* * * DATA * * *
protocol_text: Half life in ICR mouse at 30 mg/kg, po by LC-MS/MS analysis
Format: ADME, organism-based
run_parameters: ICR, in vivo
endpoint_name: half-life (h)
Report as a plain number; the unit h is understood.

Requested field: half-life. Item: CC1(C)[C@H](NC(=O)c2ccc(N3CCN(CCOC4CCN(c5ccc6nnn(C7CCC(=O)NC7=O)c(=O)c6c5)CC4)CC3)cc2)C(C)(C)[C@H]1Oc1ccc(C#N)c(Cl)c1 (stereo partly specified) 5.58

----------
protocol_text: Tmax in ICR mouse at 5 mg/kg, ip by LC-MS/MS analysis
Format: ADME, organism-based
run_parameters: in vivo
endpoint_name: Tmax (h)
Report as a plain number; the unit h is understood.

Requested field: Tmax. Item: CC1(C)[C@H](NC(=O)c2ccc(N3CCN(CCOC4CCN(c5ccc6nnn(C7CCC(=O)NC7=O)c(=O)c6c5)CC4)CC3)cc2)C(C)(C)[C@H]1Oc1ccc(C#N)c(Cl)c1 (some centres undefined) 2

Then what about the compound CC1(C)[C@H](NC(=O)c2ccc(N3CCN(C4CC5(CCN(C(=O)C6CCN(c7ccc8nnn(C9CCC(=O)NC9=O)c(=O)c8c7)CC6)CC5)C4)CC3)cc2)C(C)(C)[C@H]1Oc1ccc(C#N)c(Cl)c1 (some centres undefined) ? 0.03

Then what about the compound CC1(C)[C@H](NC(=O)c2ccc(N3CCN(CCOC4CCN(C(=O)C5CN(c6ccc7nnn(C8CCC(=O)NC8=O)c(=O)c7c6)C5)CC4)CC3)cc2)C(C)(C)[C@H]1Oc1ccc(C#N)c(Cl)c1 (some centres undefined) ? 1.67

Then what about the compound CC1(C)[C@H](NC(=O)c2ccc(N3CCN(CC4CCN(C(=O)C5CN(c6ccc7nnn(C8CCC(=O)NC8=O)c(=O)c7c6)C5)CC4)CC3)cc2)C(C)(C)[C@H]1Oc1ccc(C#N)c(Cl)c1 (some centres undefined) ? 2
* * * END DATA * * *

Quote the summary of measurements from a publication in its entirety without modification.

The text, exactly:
protocol_text: Half life in ICR mouse at 30 mg/kg, po by LC-MS/MS analysis
Format: ADME, organism-based
run_parameters: ICR, in vivo
endpoint_name: half-life (h)
Report as a plain number; the unit h is understood.

Requested field: half-life. Item: CC1(C)[C@H](NC(=O)c2ccc(N3CCN(CCOC4CCN(c5ccc6nnn(C7CCC(=O)NC7=O)c(=O)c6c5)CC4)CC3)cc2)C(C)(C)[C@H]1Oc1ccc(C#N)c(Cl)c1 (stereo partly specified) 5.58

----------
protocol_text: Tmax in ICR mouse at 5 mg/kg, ip by LC-MS/MS analysis
Format: ADME, organism-based
run_parameters: in vivo
endpoint_name: Tmax (h)
Report as a plain number; the unit h is understood.

Requested field: Tmax. Item: CC1(C)[C@H](NC(=O)c2ccc(N3CCN(CCOC4CCN(c5ccc6nnn(C7CCC(=O)NC7=O)c(=O)c6c5)CC4)CC3)cc2)C(C)(C)[C@H]1Oc1ccc(C#N)c(Cl)c1 (some centres undefined) 2

Then what about the compound CC1(C)[C@H](NC(=O)c2ccc(N3CCN(C4CC5(CCN(C(=O)C6CCN(c7ccc8nnn(C9CCC(=O)NC9=O)c(=O)c8c7)CC6)CC5)C4)CC3)cc2)C(C)(C)[C@H]1Oc1ccc(C#N)c(Cl)c1 (some centres undefined) ? 0.03

Then what about the compound CC1(C)[C@H](NC(=O)c2ccc(N3CCN(CCOC4CCN(C(=O)C5CN(c6ccc7nnn(C8CCC(=O)NC8=O)c(=O)c7c6)C5)CC4)CC3)cc2)C(C)(C)[C@H]1Oc1ccc(C#N)c(Cl)c1 (some centres undefined) ? 1.67

Then what about the compound CC1(C)[C@H](NC(=O)c2ccc(N3CCN(CC4CCN(C(=O)C5CN(c6ccc7nnn(C8CCC(=O)NC8=O)c(=O)c7c6)C5)CC4)CC3)cc2)C(C)(C)[C@H]1Oc1ccc(C#N)c(Cl)c1 (some centres undefined) ? 2